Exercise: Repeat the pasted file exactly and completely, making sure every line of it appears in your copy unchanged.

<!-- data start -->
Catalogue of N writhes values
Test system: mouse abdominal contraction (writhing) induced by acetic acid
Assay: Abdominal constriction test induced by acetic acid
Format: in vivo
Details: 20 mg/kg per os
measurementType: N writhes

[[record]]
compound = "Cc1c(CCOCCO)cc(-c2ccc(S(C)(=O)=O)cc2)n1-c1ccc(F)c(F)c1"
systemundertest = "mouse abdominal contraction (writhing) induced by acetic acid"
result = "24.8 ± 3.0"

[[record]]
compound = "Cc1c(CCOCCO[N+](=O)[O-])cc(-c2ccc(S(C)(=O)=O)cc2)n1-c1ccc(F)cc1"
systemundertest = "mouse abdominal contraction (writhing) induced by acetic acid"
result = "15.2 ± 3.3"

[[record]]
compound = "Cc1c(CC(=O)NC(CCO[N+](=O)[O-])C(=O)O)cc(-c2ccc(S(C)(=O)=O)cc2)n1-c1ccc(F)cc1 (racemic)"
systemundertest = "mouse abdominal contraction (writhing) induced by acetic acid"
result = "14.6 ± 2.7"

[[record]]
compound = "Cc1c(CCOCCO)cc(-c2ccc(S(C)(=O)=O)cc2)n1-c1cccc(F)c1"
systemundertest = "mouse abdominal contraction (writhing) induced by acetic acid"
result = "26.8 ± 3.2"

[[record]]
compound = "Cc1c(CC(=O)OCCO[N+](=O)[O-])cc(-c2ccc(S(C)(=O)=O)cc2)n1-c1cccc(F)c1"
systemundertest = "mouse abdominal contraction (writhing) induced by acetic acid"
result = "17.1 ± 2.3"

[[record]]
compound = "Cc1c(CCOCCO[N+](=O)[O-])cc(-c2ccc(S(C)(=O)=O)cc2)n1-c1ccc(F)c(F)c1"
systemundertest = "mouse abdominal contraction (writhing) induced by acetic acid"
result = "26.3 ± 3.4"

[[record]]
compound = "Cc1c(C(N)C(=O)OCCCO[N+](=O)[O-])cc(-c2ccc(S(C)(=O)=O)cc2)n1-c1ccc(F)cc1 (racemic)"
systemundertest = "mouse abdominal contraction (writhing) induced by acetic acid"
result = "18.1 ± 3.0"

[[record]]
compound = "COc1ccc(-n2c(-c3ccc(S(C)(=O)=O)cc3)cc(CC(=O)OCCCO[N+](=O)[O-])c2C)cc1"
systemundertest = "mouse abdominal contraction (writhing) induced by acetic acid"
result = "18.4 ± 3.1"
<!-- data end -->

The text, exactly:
Catalogue of N writhes values
Test system: mouse abdominal contraction (writhing) induced by acetic acid
Assay: Abdominal constriction test induced by acetic acid
Format: in vivo
Details: 20 mg/kg per os
measurementType: N writhes

[[record]]
compound = "Cc1c(CCOCCO)cc(-c2ccc(S(C)(=O)=O)cc2)n1-c1ccc(F)c(F)c1"
systemundertest = "mouse abdominal contraction (writhing) induced by acetic acid"
result = "24.8 ± 3.0"

[[record]]
compound = "Cc1c(CCOCCO[N+](=O)[O-])cc(-c2ccc(S(C)(=O)=O)cc2)n1-c1ccc(F)cc1"
systemundertest = "mouse abdominal contraction (writhing) induced by acetic acid"
result = "15.2 ± 3.3"

[[record]]
compound = "Cc1c(CC(=O)NC(CCO[N+](=O)[O-])C(=O)O)cc(-c2ccc(S(C)(=O)=O)cc2)n1-c1ccc(F)cc1 (racemic)"
systemundertest = "mouse abdominal contraction (writhing) induced by acetic acid"
result = "14.6 ± 2.7"

[[record]]
compound = "Cc1c(CCOCCO)cc(-c2ccc(S(C)(=O)=O)cc2)n1-c1cccc(F)c1"
systemundertest = "mouse abdominal contraction (writhing) induced by acetic acid"
result = "26.8 ± 3.2"

[[record]]
compound = "Cc1c(CC(=O)OCCO[N+](=O)[O-])cc(-c2ccc(S(C)(=O)=O)cc2)n1-c1cccc(F)c1"
systemundertest = "mouse abdominal contraction (writhing) induced by acetic acid"
result = "17.1 ± 2.3"

[[record]]
compound = "Cc1c(CCOCCO[N+](=O)[O-])cc(-c2ccc(S(C)(=O)=O)cc2)n1-c1ccc(F)c(F)c1"
systemundertest = "mouse abdominal contraction (writhing) induced by acetic acid"
result = "26.3 ± 3.4"

[[record]]
compound = "Cc1c(C(N)C(=O)OCCCO[N+](=O)[O-])cc(-c2ccc(S(C)(=O)=O)cc2)n1-c1ccc(F)cc1 (racemic)"
systemundertest = "mouse abdominal contraction (writhing) induced by acetic acid"
result = "18.1 ± 3.0"

[[record]]
compound = "COc1ccc(-n2c(-c3ccc(S(C)(=O)=O)cc3)cc(CC(=O)OCCCO[N+](=O)[O-])c2C)cc1"
systemundertest = "mouse abdominal contraction (writhing) induced by acetic acid"
result = "18.4 ± 3.1"